The harsh reality is that if you don’t create a version of yourself in your head, your subconscious will do it for you. And that subconscious will fill this version of you (or what you’re supposed to be) with ideas and paradigms that it sees around.

Meaning: I set myself up to fail and be disappointed when my brain caught up with…the real me.  Because let me tell you, I pretty much do…NOTHING I’m “supposed” to be doing.  Said another way, I’m kind of exclusively… a-typical.  And my brain has been having a really hard time computing this.  It’s just been really angry and self hating actually, to be perfectly honest.  And it sucks.  This self hating thing I mean.

I’ve literally spent the last month or so catching up with what I thought I was supposed to be and who I really am.  And most of it has been shocking and surprising (to nobody but myself I may add).

I’ve had the privilege of being able to really do whatever it is that I’ve wanted to do with my life.  And be whoever it is I want to be.  It’s funny when you do that though.  Because it takes an adjustment period when you realize…you’ve stepped over to the other side.  There’s no turning back now.  You’ve made too many choices to be able to keep your feet in both worlds- the “normal” world, and the world that you’ve created over the last 4 years for yourself.

It’s a really really really strange thing when you realize that crossed the point of no return.  Mostly because I’m not used to commitment.  Ask anyone who knew me back in college or before.  I was all over the place.  And I preferred it that way.  But now, after I’ve had time to let it sink in, I’m actually…ok with it. I’m actually excited about it.  I get to hit the reset button in life again.  I’m recreating the mental version of myself given my new trajectory in life.  This time I’m going to be proactive about it- visualizing my 30’s.

“When you let go of what you are, you become what you might be”

– Lao Tsu

I’m officially on to my next new adventure, which is an internal one, and I think spread over the next decade.  Coming into my own with the words/phrases I (now) identify with: Woman, tech, startup, maverick, joy, partnership, mother, leader, design, compassion, growth, accountability, spirituality, fun, self love, style, discipline.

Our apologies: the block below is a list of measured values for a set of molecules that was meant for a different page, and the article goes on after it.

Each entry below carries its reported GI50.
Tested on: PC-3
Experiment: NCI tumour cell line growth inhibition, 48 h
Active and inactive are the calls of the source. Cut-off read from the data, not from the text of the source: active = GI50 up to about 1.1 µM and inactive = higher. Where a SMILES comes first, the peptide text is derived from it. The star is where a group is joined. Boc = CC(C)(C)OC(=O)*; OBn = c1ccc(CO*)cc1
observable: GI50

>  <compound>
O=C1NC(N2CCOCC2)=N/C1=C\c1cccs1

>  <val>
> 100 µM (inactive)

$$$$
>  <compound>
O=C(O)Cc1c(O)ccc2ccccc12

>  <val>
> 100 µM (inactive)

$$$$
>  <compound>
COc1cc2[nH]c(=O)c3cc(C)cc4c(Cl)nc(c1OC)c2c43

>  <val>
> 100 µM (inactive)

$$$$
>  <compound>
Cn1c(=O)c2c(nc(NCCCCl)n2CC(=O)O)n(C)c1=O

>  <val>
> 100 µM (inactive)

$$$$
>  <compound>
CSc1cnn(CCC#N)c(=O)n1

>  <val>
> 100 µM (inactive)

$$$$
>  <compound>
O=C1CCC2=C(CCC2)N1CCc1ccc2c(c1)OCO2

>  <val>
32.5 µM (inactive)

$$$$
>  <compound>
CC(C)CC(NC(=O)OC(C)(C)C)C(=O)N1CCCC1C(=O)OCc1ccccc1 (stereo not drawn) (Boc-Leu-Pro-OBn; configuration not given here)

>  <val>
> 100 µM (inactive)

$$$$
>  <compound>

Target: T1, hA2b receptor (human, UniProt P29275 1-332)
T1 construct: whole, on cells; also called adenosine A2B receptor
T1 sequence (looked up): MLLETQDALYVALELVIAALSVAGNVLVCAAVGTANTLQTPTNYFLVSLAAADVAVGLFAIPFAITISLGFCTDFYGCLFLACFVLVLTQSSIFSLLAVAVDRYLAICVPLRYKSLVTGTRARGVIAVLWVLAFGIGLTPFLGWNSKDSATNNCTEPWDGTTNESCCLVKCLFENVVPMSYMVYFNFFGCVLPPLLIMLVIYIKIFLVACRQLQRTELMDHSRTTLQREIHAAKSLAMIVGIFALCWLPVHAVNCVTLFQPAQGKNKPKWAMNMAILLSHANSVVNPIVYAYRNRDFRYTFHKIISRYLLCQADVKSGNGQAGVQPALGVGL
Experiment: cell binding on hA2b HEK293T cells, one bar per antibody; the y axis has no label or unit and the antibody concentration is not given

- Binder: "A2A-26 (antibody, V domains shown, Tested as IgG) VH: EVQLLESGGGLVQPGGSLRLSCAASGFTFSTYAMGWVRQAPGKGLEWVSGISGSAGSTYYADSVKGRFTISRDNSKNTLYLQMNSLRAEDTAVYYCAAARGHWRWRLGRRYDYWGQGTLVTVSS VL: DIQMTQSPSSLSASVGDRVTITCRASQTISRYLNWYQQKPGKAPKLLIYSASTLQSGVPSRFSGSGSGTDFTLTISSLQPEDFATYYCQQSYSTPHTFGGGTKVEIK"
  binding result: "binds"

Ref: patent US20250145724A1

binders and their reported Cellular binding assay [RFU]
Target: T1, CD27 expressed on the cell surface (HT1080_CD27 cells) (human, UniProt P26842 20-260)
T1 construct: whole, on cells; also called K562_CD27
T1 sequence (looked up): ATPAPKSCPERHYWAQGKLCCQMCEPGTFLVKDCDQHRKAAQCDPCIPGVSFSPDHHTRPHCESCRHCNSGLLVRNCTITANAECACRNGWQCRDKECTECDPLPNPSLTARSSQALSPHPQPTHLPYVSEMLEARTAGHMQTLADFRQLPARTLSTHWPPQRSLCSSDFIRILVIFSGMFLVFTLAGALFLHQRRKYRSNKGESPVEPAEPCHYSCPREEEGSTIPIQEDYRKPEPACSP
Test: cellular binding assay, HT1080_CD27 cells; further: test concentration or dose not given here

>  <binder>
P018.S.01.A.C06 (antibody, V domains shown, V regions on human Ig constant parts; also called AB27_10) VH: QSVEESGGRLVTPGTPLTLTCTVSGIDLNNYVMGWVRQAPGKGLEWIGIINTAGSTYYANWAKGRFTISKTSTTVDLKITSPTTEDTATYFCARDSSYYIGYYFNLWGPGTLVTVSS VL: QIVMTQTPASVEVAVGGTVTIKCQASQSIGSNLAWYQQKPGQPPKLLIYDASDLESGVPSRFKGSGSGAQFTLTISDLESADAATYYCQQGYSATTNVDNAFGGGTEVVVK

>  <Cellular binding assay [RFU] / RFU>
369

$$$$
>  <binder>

Wow that’s a lot. But it’s good.  It’ s going to be good.  I’ve decided it’s going to be good.

And I feel like that’s the first step anyway.

Deciding the way it’s going to be. Or at least the way you’re going to respond to it.



Feminism, happiness, Life

Is It Weird That I See Beauty In Every Woman?

Nobody believes me when I say, no really, you look good.  They think I’m just being nice.  But I don’t see the point of being mean.  Even to myself.  Especially to myself.  If I can’t tell you that you look good, does that mean I can’t tell myself that I look good? Because I usually do, most mornings.  I mean of course there’s those days that you just hate everything equally, yourself and your appearance included.  But those are usually not the norm, and I know I’m doing it and I usually just try to make some joke about it so I don’t take it, or myself too seriously at that point.  Usually in the form of a blog post.

Here’s the thing. If you keep talking about how much you hate things about yourself, then I’ll feel weird when I don’t participate in the conversation.   See, I made a pact with myself a long time ago- I decided I’m not going to hate on myself.  What’s the point? If I don’t like something, just change it.  And if it can’t be changed, just live with it.  It’s really not so bad. And hey, aren’t we told to appreciate what we’ve got? It’s a pretty good practice, turns out.

So really, you’d be doing me a HUGE favor if you stopped hating on yourself so I don’t have to seem like a dick when I don’t chime in and hate on myself.

If you need help, I can get you started on how you are probably really good looking.  That’s usually what I see when I look out into the world.  Lots of beautiful women who don’t see their own beauty.  And it makes me so very sad.